IKEA’s Best-Selling Product Is Not a Piece of Furniture
With over 1 billion units sold, this tiny item outsells all others
Ikea’s loss-leader strategy might be the secret to their success in persuading consumers to make the purchase before they leave the store.
Dave Chappelle has a moment in his Netflix special, Equanimity, where he gives the punchline to a joke at the very beginning — and still guarantees a laugh when you finally hear the joke.
It got me thinking. Spoilers or not, some stories are so good, even if you know the ending, you’ll still want to hear it.
What if I told you that Ikea’s most successful product is not a piece of furniture? It’s a meatball.
In late April, deep into the COVID-19 lockdown, IKEA released a set of instructions on their twitter and the internet went crazy.
However, these weren’t normal instructions, they were a recipe for their famous Swedish meatballs, for everyone to cook at home.
A lot of my friends were cooking them on social media or were overwhelmed at the idea of this secret being exposed.
I started looking into whether this cult hit was as popular as the internet made it feel, and I was shocked at the numbers.
The Unreal Sales Figures
IKEA sells a whopping 150 million meatballs per year, dwarfing the sales of its top furniture product, the “Billy” bookcase.
“Billy,” as it’s come to be known, is claimed to be the most commercially successful piece of modern furniture with more than 110 million Ikea Billy bookcases sold since its inception 40 years ago.
However, with over one billion meatballs sold, the meatballs sell at a rate that’s almost 22 times greater than the Billy each year. 150 million units, compared to Billy’s measly 7 million units.
From a business and marketing perspective, this is fascinating. A furniture store’s number one product isn’t furniture at all. You just couldn’t write this s**t.
Why Do They Sell Food in the First Place?
IKEA’s founder, Ingvar Kamprad, held the hypothesis that hungry customers were distracted customers, but if they were sufficiently satiated, they’d be likely to shop for longer — thus buying more.
Initially tested in 1958, when IKEA opened cafes in their stores, this long-held belief is still part of IKEA’s core strategy today.
Gerd Diewald, who runs IKEA’s U.S. food operations says, “When you feed, they stay longer, they can talk about their purchases, and they make a decision without leaving the store.”
Losing Money on Purpose: Strategic Loss
IKEA’s policy is to try and be the cheapest meal within a certain radius of the store, even if it means selling at a loss.
In business and marketing terms, this is known as a loss-leader.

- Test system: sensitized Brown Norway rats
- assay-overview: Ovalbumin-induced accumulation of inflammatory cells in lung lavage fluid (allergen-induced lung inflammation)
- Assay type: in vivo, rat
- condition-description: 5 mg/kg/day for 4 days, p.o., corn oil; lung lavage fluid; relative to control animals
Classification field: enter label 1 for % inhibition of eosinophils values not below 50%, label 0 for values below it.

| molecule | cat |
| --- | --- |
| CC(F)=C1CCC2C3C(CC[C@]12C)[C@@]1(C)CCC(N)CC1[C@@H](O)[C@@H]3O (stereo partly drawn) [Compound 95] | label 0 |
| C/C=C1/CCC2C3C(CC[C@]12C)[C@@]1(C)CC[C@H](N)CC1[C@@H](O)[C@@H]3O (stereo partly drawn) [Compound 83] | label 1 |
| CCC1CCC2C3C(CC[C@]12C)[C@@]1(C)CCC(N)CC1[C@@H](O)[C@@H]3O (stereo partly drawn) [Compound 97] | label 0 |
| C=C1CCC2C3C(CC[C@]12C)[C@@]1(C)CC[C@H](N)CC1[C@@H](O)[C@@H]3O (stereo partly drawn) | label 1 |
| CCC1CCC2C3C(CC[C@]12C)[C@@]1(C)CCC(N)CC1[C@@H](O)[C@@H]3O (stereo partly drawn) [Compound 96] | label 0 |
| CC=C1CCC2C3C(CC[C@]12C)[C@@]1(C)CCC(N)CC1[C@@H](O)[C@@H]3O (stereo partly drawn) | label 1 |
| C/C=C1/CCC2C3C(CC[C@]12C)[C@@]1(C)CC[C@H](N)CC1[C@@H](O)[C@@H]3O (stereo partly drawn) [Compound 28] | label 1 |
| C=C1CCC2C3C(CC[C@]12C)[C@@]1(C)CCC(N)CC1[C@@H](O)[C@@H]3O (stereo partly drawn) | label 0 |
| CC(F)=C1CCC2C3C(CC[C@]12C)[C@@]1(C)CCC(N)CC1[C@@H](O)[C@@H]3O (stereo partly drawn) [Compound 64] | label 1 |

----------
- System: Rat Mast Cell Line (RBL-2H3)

This strategy reinforces your cheap prices in customer’s minds and serves as brand awareness for the customers that don’t convert the first time.
If you buy an IKEA meal today for £5, IKEA makes a loss, but you may also purchase £1,000 worth of furniture, so this offsets the loss of revenue on the food you ordered.
For those customers that buy the meal but don’t buy anything else, IKEA uses that loss as marketing towards future purchases. Customers will remember having a great deal at IKEA on food and won’t be averse to coming back again when they do need to make a homeware purchase in the future.
Although this tactic works, it doesn’t suit companies with shallow pockets, so be wary about copying it.
Are We Destined for a New Era of “Business Fusion”?
Like the trend of food-fusion, or mixing cuisines from around the world, IKEA’s success may have cemented a new era of “business fusion.”
I preach to my clients all of the time about the importance of branding, consistency, and correct targeting — but IKEA’s sales outside of their wheelhouse might be a lesson to all of us. Even me.
As retail sales slowly move online, brick and mortar businesses will need to adapt, using their expensive retail locations in unique ways, or sharing the real-estate with food and beverage franchises.
Businesses have already combined with complimenting services to maximise revenue. We just don’t notice it that often.
We can already see:
Homeware stores with restaurants.
Book stores with coffee shops attached.
Local convenience stores with post-offices.
Supermarkets with in-house photo services.
The list goes on.
Each player in the market is working hard to satiate their customer's needs and keep their undivided attention.
Time is money and if they’re not browsing your store, they’re potentially spending their money in someone else's.
I’m not saying meatballs will be the secret marketing technique for your business, but it is food for thought (pun intended).